Sunday, January 4, 2015

In which Primo and I devise a way for him to motivate people without lying

Primo and I were at a concert last night. While the band sang, "You Sexy Thing," he showed me the emails that had bugged him so much, giving the feedback not to him but to his campaign manager, Bruno, that Primo was "demotivating" people.

I read the emails. Gwyneth had written to Bruno (and then Bruno forwarded the note to Primo), after telling Primo to his face that he had done such a great job, a rather tactful note (I thought) that perhaps Primo shouldn't admit in the first few minutes of a speech that he wasn't going to win. "I could see peoples' facing falling," she wrote.

I asked Primo what he had said. "I didn't say I wasn't going to win! I said we needed to talk about what winning was!"

"Hmmm," I replied. "So it wasn't your intention to communicate that you can't win but to talk about the bigger picture. You didn't want to promise something that can't happen because you don't want to lie but you wanted to talk about how you fit into the bigger picture."

"Yes," he said. "I can't say I am going to win this race because I am not going to win this race."

"But they thought that's what you said."

"But I didn't!" he protested.

"I know," I said. "But somehow, that's what they got. And then Bruno writes to you that people want to have hope. Except anyone who can look at the data knows there is no chance at all that you will win this election. None."

Primo shook his head. "If I had known that they wanted me to tell people I was going to win, I never would have agreed to do this."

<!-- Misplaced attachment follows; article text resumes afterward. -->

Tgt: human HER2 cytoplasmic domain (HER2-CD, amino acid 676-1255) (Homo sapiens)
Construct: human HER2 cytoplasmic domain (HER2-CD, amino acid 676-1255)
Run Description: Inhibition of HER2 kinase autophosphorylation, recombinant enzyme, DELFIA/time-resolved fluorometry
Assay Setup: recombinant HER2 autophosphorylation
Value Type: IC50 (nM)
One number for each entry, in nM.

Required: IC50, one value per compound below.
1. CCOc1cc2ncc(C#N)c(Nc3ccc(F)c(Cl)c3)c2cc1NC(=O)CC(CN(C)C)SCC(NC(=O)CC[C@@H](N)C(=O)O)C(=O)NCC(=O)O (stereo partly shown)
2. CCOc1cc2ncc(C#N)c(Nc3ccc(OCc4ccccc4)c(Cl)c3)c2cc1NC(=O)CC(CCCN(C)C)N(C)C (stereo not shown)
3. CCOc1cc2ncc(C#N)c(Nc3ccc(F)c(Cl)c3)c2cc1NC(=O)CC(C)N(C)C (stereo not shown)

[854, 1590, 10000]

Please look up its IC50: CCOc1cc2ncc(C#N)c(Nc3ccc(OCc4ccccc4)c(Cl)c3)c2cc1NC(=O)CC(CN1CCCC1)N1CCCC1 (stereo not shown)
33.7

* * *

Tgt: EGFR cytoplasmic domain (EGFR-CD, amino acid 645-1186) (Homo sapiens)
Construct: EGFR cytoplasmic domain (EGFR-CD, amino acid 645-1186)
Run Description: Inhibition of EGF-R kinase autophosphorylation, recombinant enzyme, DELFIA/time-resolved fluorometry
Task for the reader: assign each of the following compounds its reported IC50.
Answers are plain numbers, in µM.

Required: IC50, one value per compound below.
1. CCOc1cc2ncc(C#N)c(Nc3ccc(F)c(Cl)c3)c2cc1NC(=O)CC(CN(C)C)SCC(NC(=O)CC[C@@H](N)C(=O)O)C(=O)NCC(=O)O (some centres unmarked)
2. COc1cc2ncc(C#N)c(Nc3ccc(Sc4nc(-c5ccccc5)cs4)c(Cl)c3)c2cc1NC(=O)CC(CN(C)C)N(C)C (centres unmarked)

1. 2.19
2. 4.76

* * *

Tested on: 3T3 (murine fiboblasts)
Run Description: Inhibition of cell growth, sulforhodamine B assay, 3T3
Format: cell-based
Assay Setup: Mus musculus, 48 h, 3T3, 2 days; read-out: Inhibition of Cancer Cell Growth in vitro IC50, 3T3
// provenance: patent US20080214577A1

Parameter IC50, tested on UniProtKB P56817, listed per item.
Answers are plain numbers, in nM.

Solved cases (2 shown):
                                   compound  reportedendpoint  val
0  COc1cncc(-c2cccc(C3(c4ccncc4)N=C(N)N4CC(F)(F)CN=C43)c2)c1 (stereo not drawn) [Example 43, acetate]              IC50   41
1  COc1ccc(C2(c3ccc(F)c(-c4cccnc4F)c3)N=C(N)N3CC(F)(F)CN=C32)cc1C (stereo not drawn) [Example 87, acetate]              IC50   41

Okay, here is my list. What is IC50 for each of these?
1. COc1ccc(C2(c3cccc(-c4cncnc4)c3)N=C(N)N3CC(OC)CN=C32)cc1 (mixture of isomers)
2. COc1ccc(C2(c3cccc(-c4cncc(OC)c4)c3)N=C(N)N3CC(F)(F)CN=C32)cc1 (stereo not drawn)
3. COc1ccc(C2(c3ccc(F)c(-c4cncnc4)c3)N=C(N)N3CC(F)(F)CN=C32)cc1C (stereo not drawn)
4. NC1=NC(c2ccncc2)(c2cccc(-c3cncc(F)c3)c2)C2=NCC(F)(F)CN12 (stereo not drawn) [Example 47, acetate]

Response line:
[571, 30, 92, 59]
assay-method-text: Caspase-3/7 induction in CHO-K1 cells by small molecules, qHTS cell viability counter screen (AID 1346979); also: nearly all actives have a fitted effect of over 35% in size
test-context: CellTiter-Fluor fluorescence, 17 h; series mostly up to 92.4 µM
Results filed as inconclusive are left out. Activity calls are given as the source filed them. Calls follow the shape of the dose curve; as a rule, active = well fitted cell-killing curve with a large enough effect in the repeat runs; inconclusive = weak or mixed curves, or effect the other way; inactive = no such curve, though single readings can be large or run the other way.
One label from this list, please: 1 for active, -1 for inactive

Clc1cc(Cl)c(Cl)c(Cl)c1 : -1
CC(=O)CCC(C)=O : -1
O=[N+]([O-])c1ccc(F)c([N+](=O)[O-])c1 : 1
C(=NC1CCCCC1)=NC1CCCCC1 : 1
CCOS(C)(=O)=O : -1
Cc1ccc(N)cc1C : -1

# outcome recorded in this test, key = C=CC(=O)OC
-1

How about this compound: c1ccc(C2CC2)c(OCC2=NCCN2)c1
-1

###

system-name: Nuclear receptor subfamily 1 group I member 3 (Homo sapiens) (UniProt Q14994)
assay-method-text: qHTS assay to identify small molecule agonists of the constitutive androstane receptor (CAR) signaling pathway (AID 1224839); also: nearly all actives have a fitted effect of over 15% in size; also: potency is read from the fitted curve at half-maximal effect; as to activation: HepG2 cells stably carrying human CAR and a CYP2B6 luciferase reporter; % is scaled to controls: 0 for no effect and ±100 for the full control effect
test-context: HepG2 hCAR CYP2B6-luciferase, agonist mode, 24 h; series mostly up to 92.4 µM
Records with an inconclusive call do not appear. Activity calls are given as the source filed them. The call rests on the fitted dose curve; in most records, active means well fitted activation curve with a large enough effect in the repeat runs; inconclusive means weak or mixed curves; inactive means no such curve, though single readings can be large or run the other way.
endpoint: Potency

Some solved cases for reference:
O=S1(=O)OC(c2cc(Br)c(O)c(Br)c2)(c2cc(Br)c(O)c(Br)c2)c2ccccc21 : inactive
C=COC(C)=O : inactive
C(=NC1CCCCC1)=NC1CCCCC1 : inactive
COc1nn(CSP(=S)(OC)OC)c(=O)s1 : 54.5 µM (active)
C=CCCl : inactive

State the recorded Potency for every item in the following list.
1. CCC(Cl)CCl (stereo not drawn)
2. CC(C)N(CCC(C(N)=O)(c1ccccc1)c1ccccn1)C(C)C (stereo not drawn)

I nodded. "You don't want to lie. I don't want you to lie. You have to live with yourself when this is all over, so you want to conduct yourself with integrity. But you still want people to be motivated to work for the party overall, right?"

He nodded.

[Then we went through a lot of back and forth about how he was despondent over this and how being criticized for something you didn't think you had done wrong and then criticized via email is very hard to take and the band went through, "Play That Funky Music" and "The Night Chicago Died" and four other songs I can't remember.]

I rubbed the back of his head. He dropped his chin and sighed. "I wish I had never done this," he admitted. "It's just too hard. And now they are telling me things that I didn't think were part of the deal. I can't tell people to donate money to my campaign because they will be wasting their money. I don't want to do that. I don't want to mislead people."

[NB And that is why Primo is a very bad politician. He is not willing to lie to get what he wants.]

"They don't know any more than you do," I said. "None of them are political experts. And it's your name and your face out there. So you get to make the decisions. It's your reputation, not theirs. Everyone has their own agenda. There's nothing wrong with that. The people on the campaign team might want to be able to put on their resumes that they did X with this campaign. And that's fine. But in the end, you get to decide. And you don't have to feel bad about that."

He nodded.

"You need to be more like Bill Clinton."

"What?"

"Not the sleeping around and the sexual harassment part. Not the perjury part. But the motivating people part. He is good at connecting with people and getting them excited. So how do you do that?"

I thought.

"I have an idea," I said. "Voters need to be motivated. But you can't motivate them by telling them you are going to win. What about this? When someone asks if you are going to win, you say, 'I would love to win and represent you in Congress. If I am elected' -- see, you are saying 'if.' You are not promising anything. 'If I am elected, I will work on these three issues.' Just change the subject. Focus on what you want to talk about. You do that with me all the time."